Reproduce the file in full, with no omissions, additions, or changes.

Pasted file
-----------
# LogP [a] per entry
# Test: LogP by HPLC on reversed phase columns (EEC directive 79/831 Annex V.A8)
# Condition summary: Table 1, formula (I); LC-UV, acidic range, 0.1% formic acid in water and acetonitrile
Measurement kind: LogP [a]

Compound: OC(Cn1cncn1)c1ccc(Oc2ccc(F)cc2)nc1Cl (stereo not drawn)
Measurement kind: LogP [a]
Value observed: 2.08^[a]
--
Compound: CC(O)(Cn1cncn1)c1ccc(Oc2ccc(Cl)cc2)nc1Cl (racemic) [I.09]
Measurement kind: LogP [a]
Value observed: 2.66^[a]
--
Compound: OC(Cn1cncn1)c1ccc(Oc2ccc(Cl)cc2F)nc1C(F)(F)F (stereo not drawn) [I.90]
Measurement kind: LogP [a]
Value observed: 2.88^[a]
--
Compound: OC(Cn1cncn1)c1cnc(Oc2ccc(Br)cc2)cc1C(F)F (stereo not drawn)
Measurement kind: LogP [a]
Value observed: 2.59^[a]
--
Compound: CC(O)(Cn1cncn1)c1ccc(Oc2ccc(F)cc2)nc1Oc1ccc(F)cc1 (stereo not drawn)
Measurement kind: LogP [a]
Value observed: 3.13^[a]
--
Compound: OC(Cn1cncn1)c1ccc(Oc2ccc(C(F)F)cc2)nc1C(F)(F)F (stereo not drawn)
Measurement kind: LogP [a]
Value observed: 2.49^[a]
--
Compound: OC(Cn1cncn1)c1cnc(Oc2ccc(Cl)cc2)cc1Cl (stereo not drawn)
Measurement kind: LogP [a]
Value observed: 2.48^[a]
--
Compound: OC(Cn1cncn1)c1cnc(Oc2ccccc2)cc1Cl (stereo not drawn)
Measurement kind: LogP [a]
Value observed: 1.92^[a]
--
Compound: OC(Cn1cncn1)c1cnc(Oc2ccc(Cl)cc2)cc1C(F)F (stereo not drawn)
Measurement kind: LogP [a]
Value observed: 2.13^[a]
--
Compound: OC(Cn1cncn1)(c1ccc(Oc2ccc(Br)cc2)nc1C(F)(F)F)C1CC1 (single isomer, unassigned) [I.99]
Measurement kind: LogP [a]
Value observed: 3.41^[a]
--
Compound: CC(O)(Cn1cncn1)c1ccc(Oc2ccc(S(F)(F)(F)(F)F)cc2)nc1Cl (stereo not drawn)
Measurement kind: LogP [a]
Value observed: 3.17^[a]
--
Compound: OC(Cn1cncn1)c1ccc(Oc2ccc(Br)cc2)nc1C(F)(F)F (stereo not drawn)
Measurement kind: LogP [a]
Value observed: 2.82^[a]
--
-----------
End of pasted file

# LogP [a] per entry
# Test: LogP by HPLC on reversed phase columns (EEC directive 79/831 Annex V.A8)
# Condition summary: Table 1, formula (I); LC-UV, acidic range, 0.1% formic acid in water and acetonitrile
Measurement kind: LogP [a]

Compound: OC(Cn1cncn1)c1ccc(Oc2ccc(F)cc2)nc1Cl (stereo not drawn)
Measurement kind: LogP [a]
Value observed: 2.08^[a]
--
Compound: CC(O)(Cn1cncn1)c1ccc(Oc2ccc(Cl)cc2)nc1Cl (racemic) [I.09]
Measurement kind: LogP [a]
Value observed: 2.66^[a]
--
Compound: OC(Cn1cncn1)c1ccc(Oc2ccc(Cl)cc2F)nc1C(F)(F)F (stereo not drawn) [I.90]
Measurement kind: LogP [a]
Value observed: 2.88^[a]
--
Compound: OC(Cn1cncn1)c1cnc(Oc2ccc(Br)cc2)cc1C(F)F (stereo not drawn)
Measurement kind: LogP [a]
Value observed: 2.59^[a]
--
Compound: CC(O)(Cn1cncn1)c1ccc(Oc2ccc(F)cc2)nc1Oc1ccc(F)cc1 (stereo not drawn)
Measurement kind: LogP [a]
Value observed: 3.13^[a]
--
Compound: OC(Cn1cncn1)c1ccc(Oc2ccc(C(F)F)cc2)nc1C(F)(F)F (stereo not drawn)
Measurement kind: LogP [a]
Value observed: 2.49^[a]
--
Compound: OC(Cn1cncn1)c1cnc(Oc2ccc(Cl)cc2)cc1Cl (stereo not drawn)
Measurement kind: LogP [a]
Value observed: 2.48^[a]
--
Compound: OC(Cn1cncn1)c1cnc(Oc2ccccc2)cc1Cl (stereo not drawn)
Measurement kind: LogP [a]
Value observed: 1.92^[a]
--
Compound: OC(Cn1cncn1)c1cnc(Oc2ccc(Cl)cc2)cc1C(F)F (stereo not drawn)
Measurement kind: LogP [a]
Value observed: 2.13^[a]
--
Compound: OC(Cn1cncn1)(c1ccc(Oc2ccc(Br)cc2)nc1C(F)(F)F)C1CC1 (single isomer, unassigned) [I.99]
Measurement kind: LogP [a]
Value observed: 3.41^[a]
--
Compound: CC(O)(Cn1cncn1)c1ccc(Oc2ccc(S(F)(F)(F)(F)F)cc2)nc1Cl (stereo not drawn)
Measurement kind: LogP [a]
Value observed: 3.17^[a]
--
Compound: OC(Cn1cncn1)c1ccc(Oc2ccc(Br)cc2)nc1C(F)(F)F (stereo not drawn)
Measurement kind: LogP [a]
Value observed: 2.82^[a]
--